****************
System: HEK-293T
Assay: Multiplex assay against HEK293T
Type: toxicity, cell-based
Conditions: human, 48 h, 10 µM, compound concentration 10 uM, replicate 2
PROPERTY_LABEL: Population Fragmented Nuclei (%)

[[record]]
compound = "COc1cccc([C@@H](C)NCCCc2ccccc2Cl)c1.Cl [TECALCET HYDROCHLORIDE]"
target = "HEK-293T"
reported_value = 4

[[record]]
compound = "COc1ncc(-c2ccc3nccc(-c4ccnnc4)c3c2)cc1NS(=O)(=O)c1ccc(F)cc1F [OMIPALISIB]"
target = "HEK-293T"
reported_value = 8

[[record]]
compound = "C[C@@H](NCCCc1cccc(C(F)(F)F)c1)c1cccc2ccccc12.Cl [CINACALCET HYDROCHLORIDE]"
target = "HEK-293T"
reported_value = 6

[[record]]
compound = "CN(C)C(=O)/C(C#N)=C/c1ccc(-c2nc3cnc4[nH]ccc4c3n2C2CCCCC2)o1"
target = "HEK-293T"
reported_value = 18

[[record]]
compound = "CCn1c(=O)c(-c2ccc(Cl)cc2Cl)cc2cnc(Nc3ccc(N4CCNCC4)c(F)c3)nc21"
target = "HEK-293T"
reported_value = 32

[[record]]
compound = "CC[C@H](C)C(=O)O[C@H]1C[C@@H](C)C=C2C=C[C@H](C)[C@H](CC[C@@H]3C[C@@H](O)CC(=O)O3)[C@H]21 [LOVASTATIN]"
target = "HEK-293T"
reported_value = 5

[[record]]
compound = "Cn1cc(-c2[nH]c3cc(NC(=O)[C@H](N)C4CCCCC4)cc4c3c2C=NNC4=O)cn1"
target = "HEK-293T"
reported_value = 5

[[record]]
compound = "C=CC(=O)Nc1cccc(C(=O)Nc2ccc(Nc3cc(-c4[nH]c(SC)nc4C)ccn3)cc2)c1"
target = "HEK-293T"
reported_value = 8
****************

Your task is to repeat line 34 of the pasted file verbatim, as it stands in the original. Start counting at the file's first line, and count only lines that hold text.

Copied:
[[record]]